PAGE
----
50 was raised by his mother who was a drug dealer. Early on in his life he followed in her footsteps and was arrested for selling four vials of cocaine to an undercover police officer. He was arrested again three weeks later, when police searched his home and found heroin, ten ounces of crack cocaine and a starting pistol. Although sentenced to three to nine years in prison, he ended up serving six months in a boot camp and earned his GED. 50 was also targeted for murder in 2000, over the lyrics written on one of his tracks. He was shot nine times, one bullet even went through his left cheek. The Teflon Don of G-Unit lived to ride another day. He has said he adopted the nickname "50 Cent" as a metaphor for change.
According to a Federal prosecutors witness testimony, Jeezy — whose nickname is the "Snowman" — was on the receiving end of multiple kilos of cocaine from the Black Mafia Family, a drug gang accused of moving hundreds of millions of dollars' worth of the drug across the country. While these allegations never produced actual charges against Jeezy, word on the street is, they are factual.
Out of all the members of NWA, it should come as no surprise that the only individual with any real street credibility is The Godfather of gangster rap and group co-founder, Eazy-E. It is estimated that by the time Eazy-E was 22 he had already earned over a quarter million dollars selling drugs. Easy was for the most part, nonviolent, never joined a gang, and was smart enough to get out of the drug game and use the $250,000 he earned as a seed investment for establishing his label, Ruthless Records, and becoming a major player in gangster rap scene
B-REAL & SEN DOG
True OG's of the rap game, Cypress Hill were linked with gang activity before some of the artists on this list were born. In the 1980s, before dropping out of High School, B-Real befriended future Cypress Hill members Sen Dog and Mellow Man Ace (who later left the group to go solo). Sen Dog was affiliated with a Bloods gang set known as Neighborhood Family, and later introduced B-Real to the set which he became an active member of. At the age of 17, B-Real was shot in a gang-related shooting with a hollow-point .22 caliber bullet, which punctured his lung.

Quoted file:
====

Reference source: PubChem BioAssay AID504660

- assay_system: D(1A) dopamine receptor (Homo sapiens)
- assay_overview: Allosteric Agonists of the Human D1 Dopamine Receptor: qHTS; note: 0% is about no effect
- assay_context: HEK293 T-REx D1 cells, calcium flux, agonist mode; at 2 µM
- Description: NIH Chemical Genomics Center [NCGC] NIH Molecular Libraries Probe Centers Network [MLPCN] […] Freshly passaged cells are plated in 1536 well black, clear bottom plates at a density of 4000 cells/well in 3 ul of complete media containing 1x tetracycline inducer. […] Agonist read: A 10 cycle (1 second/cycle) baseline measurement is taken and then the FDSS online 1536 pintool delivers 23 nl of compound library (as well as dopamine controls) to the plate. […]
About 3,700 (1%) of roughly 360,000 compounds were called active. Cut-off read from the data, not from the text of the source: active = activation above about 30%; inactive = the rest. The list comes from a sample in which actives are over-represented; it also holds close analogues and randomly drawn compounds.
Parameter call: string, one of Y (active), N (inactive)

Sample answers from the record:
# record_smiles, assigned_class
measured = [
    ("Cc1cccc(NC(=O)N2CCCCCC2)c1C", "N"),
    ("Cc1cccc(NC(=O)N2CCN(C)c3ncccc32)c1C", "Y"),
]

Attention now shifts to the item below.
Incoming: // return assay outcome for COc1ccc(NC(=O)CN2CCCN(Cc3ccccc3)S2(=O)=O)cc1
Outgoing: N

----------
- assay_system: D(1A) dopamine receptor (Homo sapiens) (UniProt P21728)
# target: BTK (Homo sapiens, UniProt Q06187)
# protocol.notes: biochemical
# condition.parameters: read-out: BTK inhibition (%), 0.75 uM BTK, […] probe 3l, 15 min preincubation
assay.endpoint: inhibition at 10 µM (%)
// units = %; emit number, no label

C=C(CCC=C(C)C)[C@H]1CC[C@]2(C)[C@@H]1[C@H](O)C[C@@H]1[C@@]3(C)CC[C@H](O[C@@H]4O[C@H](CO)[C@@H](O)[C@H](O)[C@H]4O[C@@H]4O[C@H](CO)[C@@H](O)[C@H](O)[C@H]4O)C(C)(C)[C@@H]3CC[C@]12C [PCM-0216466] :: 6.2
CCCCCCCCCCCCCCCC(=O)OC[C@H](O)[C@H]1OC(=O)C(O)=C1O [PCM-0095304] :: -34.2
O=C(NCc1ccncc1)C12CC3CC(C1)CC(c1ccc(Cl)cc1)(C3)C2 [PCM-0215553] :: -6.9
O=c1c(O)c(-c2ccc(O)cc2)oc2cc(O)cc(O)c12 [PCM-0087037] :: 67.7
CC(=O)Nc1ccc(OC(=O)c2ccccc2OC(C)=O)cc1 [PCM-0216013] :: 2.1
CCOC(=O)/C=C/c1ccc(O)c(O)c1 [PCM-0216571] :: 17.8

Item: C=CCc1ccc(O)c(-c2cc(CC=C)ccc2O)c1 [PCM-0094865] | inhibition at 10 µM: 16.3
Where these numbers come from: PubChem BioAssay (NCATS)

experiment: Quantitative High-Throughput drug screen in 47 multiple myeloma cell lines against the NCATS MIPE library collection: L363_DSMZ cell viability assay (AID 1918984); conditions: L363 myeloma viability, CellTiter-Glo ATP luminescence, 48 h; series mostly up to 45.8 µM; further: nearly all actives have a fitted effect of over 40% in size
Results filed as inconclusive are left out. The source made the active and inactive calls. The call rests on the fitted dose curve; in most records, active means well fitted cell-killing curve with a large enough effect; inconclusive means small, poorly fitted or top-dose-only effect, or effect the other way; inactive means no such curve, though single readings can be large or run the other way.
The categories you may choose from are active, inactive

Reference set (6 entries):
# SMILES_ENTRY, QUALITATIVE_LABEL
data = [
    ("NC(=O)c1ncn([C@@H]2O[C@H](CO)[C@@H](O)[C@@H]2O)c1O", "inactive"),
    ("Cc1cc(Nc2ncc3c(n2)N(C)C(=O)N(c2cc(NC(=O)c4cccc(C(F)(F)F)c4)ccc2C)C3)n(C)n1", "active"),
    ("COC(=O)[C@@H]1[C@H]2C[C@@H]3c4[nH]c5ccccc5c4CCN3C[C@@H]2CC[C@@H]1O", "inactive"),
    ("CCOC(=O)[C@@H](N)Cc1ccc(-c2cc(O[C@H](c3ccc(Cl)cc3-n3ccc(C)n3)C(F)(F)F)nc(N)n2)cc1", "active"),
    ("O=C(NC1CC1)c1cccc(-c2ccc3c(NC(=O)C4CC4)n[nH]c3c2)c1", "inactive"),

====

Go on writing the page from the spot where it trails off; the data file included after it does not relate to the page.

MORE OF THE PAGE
A Philadelphia native, growing up in a world immersed with drugs and violent crime, it shouldn't seem too far-fetched that Beanie Sigel has the longest rap sheet out of any rapper on this list. The majority of the crimes he was charged with, occur well after his commercial rap career success. 2002, Sigel was arrested and charged with a federal weapons charge in West Philadelphia. He would later serve a year in federal prison.
Sigel was arrested in January 2003 after allegedly punching a 53-year-old man in the face, fracturing his eye socket. On July 3, 2003, Sigel turned himself in to Philadelphia police and was charged with attempted murder after allegedly firing six shots from a 9mm handgun at a club door, injuring two people. He was also charged with aggravated assault, simple assault and possession of a criminal instrument. His first trial ended in a hung jury. A second trial resulted in a not-guilty verdict.
In 2004, Sigel was convicted of federal weapons charges and sentenced to one year and one day in federal prison.
Sigel was shot multiple times during a robbery in Philadelphia on May 25, 2006. He was able to flee the scene and drive himself to a local hospital. This was one month after being released from prison after serving a brief stint for child support charges.
On August 15, 2009, Sigel was arrested on a drug possession charge while traveling to a concert in New Jersey. He was found in possession of nearly 50 grams (1.8 oz) of marijuana in his vehicle.
Sigel was charged in 2010 with three counts of failing to file tax returns on income of over $1 million between 2003–2005. He pled guilty to the charges and was sentenced to 25 months in prison.
On August 29, 2012, two weeks before reporting to prison, Sigel was arrested again in Philadelphia on drug, weapons, and conspiracy charges after being pulled over by police. Officers found a fully loaded .38-caliber Smith & Wesson handgun inside the vehicle, as well as $4,500 in cash, an unlabeled bottle of codeine cough syrup, and various pills. Sigel began his 24-month sentence for failing to file tax returns at the Federal Detention Center, Philadelphia on September 12, 2012.. Additionally, he was sentenced six to 23 months in county jail for illegal possession of prescription drugs, to be served concurrently with his federal sentence.